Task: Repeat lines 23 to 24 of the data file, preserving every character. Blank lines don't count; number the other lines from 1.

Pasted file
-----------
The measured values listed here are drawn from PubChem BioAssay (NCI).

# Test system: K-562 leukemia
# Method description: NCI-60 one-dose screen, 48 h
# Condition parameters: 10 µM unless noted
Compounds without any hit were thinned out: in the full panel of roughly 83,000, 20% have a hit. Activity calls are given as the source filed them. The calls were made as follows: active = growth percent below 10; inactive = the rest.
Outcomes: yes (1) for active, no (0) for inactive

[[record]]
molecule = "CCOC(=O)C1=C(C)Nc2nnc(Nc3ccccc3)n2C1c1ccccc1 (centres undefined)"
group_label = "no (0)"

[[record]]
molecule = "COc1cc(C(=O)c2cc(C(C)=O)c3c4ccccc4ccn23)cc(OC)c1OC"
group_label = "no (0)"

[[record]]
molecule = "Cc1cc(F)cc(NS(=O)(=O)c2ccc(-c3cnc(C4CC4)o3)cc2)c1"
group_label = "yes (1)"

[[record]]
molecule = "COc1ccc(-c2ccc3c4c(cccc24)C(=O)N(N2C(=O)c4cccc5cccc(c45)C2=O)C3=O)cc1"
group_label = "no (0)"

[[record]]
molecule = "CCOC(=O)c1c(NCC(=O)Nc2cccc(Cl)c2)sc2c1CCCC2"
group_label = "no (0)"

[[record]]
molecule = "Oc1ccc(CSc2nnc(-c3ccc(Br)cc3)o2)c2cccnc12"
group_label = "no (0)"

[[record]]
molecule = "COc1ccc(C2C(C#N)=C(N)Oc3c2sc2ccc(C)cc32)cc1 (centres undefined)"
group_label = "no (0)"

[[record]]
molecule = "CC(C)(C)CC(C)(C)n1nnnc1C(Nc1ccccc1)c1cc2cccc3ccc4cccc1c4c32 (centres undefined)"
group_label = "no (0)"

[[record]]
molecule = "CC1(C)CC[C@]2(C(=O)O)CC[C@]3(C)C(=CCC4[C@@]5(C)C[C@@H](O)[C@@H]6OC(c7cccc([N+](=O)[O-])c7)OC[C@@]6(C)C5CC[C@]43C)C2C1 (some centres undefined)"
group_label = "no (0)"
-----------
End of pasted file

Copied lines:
molecule = "Oc1ccc(CSc2nnc(-c3ccc(Br)cc3)o2)c2cccnc12"
group_label = "no (0)"